No. The cost of subscription resources has drastically outpaced the rate of inflation and university budgets for years. This has been a long time coming. 

Each year, Purdue University Libraries and School of Information Studies negotiates with publishers and vendors to provide access to the databases and journals that advance Purdue University’s world-changing research and transformative instruction. Unfortunately, the cost of these resources rises by 4-8% annually, far outpacing the rate of inflation and the realistic constraints of university budgets. When we negotiate with publishers, we seek contracts that are affordable, sustainable, and transparent, but sometimes publishers insist on significant increases that far exceed available funding. Purdue is not alone in challenging these unsustainable increases- academic libraries of all sizes across the nation face the same reality.  See news from SUNY, University of North Carolina, and Iowa State for a few examples.


Will campus get to provide input on which subscriptions to keep or cancel? 

Purdue faculty, staff, and students from the West Lafayette and regional campuses had the opportunity to review the proposed cancellations list and submit feedback through December 4, 2020. The survey is now closed. Your needs and insights are important to us as we make these challenging decisions. 


If we have to cancel journal subscriptions, what alternative means of access will we have?

Access to cancelled subscription resources will remain in perpetuity for the years that we have paid for them. 

Alternative access includes the expanded use of Interlibrary Loan, using prep-print servers, locating open access copies of resources using free plug-ins like Google Scholar and PubMed Central, and reaching out to an author and requesting a copy directly. More detailed information can be found on our Alternative Access page. 


How long do you expect negotiations to last? 

Purdue University anticipates providing Elsevier with a final list of subscription titles to renew in January 2021.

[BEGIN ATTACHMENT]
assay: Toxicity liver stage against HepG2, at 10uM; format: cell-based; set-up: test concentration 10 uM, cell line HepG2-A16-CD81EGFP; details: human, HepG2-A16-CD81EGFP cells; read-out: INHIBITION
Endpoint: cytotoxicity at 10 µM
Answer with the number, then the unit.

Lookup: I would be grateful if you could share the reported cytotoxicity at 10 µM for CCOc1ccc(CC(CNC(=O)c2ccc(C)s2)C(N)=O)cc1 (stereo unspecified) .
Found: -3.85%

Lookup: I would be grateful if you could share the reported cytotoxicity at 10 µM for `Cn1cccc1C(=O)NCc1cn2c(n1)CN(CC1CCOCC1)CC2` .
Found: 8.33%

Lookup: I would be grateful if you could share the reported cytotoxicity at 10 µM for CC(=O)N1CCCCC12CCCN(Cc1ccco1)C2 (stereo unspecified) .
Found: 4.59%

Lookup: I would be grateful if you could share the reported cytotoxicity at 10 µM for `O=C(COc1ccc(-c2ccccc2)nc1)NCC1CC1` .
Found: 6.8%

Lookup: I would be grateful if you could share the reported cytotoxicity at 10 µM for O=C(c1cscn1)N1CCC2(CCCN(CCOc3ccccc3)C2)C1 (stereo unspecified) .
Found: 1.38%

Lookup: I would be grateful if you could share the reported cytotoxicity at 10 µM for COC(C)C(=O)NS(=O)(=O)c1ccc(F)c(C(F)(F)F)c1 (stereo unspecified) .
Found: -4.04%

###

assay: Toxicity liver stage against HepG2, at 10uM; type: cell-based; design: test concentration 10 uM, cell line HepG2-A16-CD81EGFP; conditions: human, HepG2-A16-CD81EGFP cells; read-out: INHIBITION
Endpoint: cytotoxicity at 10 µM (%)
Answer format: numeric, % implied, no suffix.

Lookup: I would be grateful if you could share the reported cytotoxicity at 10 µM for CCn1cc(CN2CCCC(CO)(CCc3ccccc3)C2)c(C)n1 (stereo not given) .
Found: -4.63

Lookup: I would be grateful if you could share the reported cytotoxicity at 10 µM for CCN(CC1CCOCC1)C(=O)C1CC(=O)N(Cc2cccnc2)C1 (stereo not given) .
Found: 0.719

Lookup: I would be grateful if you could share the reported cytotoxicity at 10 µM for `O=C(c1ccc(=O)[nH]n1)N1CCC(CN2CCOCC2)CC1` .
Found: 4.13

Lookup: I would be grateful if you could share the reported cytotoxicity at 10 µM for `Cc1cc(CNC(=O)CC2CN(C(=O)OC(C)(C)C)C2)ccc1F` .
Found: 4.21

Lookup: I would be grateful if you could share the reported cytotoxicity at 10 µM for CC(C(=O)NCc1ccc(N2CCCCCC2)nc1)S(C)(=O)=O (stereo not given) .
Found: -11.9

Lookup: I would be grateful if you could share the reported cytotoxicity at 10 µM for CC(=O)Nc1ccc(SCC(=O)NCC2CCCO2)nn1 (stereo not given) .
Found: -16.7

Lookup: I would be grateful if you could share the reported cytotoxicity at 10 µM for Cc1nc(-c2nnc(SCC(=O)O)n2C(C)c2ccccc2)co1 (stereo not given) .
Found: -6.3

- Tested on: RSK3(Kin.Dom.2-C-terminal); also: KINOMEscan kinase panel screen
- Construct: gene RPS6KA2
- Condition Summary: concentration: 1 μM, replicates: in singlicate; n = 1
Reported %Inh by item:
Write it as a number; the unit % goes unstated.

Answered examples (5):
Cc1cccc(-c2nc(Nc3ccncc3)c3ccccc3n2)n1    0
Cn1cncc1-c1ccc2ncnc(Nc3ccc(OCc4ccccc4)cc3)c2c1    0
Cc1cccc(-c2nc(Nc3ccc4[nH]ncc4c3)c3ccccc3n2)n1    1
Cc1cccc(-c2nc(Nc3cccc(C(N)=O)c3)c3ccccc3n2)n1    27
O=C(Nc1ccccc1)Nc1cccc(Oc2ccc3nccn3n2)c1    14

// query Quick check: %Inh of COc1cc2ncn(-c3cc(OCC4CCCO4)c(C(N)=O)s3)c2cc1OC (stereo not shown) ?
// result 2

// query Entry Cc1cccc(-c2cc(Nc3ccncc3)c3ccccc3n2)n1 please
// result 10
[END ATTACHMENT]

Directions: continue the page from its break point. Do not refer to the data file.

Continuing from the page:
Is Purdue considering canceling their entire Elsevier contract like the UC system did?

No. At this time, Purdue is only focused on reducing our $3.3M contract by $1.5M while retaining our most critical information resources.

Does this impact regional campuses, too? 

Yes. Purdue Northwest and Purdue Fort Wayne are part of our Elsevier contract. Representatives from our regional campuses have been part of our negotiation team from the beginning, and usage data from both regional campuses factored into our evaluation process. 


Why doesn’t the Big Ten Academic Alliance (BTAA) negotiate as a consortium? 

Elsevier contracts are unique to each university, and subsequently, have different costs and terms. Some of our Big 10 peers are locked into much longer contracts with Elsevier than others, making group negotiation difficult, and the subscription needs of each university vary by a number of factors. 


What happens next year?

Our 2021 contract with Elsevier will be for one year only. We will be closely monitoring use of Elsevier content moving forward, including data from Interlibrary Loan about requests for subsequently canceled content. Adjustments to our subscription lists in future contracts will be made in accordance with the evolving needs of our campus communities. 


Is there somewhere I can send a letter of support? 

Of course! Please email your letter of support to

I have more questions that aren’t answered here. Who should I contact? 

Send your questions about Elsevier negotiations or sustainable scholarship to and a member of our Libraries team will address your concerns.